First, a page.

Welcome to our Summer Newsletter. Currently the sun is shining strongly and seems set to continue....Well it was at the time of writing. It is vital to be vigilant when out and about for signs of fire, or potential fire hazards. The passing months since our last Newsletter has continued to be busy and there follows some of the highlights which have been held alongside our regular works.
Work has continued throughout the year, with our wonderful volunteers maintaining enthusiasm by providing 630 voluntary hours which averages 16 people attending each session. This is well above other local voluntary group’s attendances. It is pleasing to have regular attendances by pupils doing their Duke of Edinburgh awards as well as local Scouts and Army Cadets. Some continue to attend even when their particular remit has been completed, thus hopefully helping to encourage the next generation to continue to be involved.
A variety of tasks including clearing overgrown brambles from pathways and of late, the ongoing dreaded clearance of the Himalayan Balsam have been undertaken. It is joyous to note the increasing eradication of its stranglehold on the banks of the stream and the rise of a variety of indigenous vegetation including Rosebay Willow Herb.
Such is the success of the project, which has taken several years to achieve, we are now needing to deal with outbreaks in the deeper areas of the trees, which only adds to the difficulties of access. We recognise that total eradication will never be possible due to the presence of Balsam further upstream, from which seeds will always be washed into our area and hope that relevant land owners will start to take their own steps for dealing with this attractive thug.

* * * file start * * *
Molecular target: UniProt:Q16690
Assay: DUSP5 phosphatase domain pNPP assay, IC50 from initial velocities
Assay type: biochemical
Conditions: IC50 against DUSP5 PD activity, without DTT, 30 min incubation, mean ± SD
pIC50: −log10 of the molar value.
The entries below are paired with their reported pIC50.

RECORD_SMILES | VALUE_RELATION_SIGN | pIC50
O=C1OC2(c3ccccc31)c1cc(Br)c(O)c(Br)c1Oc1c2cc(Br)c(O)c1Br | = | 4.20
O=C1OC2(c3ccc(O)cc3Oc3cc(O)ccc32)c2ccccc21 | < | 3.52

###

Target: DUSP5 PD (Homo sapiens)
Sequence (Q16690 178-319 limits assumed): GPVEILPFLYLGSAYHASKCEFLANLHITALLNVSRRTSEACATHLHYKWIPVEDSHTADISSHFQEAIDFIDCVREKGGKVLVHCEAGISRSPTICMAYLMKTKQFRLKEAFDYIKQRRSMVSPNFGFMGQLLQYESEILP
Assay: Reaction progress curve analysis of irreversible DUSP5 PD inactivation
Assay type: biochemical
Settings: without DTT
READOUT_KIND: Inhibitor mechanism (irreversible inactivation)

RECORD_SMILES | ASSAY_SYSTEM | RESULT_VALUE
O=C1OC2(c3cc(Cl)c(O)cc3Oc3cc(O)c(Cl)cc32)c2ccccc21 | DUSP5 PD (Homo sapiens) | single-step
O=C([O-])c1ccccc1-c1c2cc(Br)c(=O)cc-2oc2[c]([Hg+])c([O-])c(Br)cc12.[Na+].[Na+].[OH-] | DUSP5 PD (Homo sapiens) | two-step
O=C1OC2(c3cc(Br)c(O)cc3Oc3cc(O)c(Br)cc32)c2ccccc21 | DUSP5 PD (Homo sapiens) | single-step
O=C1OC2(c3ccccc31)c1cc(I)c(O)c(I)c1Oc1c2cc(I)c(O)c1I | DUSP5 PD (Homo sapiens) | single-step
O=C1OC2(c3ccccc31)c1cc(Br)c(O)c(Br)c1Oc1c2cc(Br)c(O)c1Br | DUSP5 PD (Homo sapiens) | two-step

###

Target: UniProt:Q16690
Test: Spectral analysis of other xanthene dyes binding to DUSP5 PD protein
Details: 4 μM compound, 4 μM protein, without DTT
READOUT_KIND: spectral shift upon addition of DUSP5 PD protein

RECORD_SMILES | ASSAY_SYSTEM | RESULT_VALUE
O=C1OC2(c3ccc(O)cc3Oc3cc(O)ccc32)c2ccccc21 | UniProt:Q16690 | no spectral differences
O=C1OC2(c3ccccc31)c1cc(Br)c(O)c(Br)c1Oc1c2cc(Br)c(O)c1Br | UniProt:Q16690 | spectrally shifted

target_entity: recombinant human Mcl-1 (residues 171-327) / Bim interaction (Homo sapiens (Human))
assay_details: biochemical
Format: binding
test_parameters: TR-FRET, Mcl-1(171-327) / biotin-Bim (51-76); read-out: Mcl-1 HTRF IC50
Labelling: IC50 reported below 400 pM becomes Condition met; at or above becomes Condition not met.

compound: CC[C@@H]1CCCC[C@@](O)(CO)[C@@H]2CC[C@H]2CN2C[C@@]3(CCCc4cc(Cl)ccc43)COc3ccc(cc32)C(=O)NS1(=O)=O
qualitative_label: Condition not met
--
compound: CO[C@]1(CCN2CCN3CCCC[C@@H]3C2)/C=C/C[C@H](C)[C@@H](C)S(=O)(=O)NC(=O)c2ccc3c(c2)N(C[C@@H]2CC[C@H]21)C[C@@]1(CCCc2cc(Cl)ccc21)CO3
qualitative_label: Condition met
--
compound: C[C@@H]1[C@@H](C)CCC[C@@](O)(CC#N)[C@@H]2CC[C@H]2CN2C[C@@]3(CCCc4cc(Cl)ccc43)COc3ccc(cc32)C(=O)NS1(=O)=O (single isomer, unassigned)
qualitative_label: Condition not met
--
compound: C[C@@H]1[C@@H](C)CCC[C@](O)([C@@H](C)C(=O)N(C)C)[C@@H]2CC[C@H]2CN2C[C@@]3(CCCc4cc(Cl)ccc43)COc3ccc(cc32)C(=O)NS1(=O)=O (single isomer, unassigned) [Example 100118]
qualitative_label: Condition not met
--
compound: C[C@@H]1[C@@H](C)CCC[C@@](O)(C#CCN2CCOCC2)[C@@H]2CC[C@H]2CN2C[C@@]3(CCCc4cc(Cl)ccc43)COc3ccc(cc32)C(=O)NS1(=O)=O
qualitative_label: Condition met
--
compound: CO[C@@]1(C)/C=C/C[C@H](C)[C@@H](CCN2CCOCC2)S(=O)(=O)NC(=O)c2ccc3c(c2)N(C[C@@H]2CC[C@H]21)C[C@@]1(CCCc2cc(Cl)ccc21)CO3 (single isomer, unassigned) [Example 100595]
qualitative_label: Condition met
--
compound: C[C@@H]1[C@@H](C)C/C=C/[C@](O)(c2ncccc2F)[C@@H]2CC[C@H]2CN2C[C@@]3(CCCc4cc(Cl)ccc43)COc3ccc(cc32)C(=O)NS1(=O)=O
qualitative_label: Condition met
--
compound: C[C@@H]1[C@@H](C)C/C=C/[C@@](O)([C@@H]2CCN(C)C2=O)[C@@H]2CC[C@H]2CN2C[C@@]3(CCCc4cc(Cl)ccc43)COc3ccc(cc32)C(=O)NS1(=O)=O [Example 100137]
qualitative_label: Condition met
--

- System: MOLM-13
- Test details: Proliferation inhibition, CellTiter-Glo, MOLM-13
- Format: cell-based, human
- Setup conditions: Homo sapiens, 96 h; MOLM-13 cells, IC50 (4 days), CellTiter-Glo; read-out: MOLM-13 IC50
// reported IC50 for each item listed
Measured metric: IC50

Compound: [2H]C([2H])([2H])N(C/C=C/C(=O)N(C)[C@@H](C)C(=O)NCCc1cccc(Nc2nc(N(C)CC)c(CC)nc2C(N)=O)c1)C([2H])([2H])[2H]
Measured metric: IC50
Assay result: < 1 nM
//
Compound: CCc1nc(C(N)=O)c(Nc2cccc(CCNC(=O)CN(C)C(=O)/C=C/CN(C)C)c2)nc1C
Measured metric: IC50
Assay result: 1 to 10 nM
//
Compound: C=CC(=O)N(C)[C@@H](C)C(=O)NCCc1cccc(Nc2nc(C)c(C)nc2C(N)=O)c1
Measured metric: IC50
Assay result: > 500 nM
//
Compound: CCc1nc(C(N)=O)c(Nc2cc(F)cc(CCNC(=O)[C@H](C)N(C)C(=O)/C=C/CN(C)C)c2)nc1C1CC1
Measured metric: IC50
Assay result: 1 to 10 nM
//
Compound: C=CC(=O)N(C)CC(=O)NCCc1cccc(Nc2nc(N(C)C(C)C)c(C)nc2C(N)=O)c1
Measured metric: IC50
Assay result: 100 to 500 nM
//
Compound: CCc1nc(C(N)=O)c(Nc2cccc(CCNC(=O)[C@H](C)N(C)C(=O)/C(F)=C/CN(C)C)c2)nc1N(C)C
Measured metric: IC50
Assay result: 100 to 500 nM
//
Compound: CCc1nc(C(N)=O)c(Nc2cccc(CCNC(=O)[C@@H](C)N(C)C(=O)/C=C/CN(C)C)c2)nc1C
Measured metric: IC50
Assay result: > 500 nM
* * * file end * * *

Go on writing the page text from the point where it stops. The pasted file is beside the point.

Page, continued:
Andy recently met up with Mike Abraham, Beat Forester & Shaka Nares, Beat Works Supervisor. They inspected the sites we had been working on in the last year (CHS & CHN) and are really happy with what we have achieved. He reported that Mike is working on the Forestry 10-year Plan at the moment and is very keen to consult with us when he has a rough draft. He would welcome any ideas we may have as to what we would like to see happen in the woods over the next ten years.
• Understorey planting of the mature pines along the top ridge track with mixed broadleaf trees.
• Felling trees by the top burial mound to give a view out towards the Purbecks and installing a bench.
• Replacing the post and rail fence around the burial mound with a split chestnut one.